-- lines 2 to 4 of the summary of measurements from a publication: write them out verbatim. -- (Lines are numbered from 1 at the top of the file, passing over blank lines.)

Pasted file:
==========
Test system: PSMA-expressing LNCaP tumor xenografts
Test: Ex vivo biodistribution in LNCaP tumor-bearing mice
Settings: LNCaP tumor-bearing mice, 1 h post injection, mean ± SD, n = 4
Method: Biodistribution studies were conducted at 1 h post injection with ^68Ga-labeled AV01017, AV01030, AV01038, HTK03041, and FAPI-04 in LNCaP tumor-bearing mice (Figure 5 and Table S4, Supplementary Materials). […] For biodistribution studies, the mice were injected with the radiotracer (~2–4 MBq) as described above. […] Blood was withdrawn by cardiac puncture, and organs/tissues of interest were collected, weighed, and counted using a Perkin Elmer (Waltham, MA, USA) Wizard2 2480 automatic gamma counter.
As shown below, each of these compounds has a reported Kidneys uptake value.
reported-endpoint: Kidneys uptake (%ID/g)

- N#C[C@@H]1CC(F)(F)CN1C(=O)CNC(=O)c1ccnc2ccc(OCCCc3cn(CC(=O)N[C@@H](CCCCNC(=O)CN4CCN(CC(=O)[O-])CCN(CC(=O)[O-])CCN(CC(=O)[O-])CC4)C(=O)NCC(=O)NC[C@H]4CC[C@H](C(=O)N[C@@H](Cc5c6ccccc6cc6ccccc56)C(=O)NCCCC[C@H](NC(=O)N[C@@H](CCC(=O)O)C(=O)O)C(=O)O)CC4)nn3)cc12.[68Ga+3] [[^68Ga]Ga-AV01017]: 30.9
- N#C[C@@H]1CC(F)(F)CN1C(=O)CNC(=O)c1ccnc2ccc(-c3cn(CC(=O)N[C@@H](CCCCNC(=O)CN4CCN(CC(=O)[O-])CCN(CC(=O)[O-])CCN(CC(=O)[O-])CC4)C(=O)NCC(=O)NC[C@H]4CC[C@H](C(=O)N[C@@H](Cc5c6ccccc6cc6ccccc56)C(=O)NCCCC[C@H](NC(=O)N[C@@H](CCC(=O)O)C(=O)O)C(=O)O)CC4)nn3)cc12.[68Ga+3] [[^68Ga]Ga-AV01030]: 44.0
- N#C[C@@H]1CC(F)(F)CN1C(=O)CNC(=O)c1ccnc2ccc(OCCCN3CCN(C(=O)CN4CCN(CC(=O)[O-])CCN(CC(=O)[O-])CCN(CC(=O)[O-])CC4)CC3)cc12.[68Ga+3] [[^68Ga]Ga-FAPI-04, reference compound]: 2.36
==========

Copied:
Test: Ex vivo biodistribution in LNCaP tumor-bearing mice
Settings: LNCaP tumor-bearing mice, 1 h post injection, mean ± SD, n = 4
Method: Biodistribution studies were conducted at 1 h post injection with ^68Ga-labeled AV01017, AV01030, AV01038, HTK03041, and FAPI-04 in LNCaP tumor-bearing mice (Figure 5 and Table S4, Supplementary Materials). […] For biodistribution studies, the mice were injected with the radiotracer (~2–4 MBq) as described above. […] Blood was withdrawn by cardiac puncture, and organs/tissues of interest were collected, weighed, and counted using a Perkin Elmer (Waltham, MA, USA) Wizard2 2480 automatic gamma counter.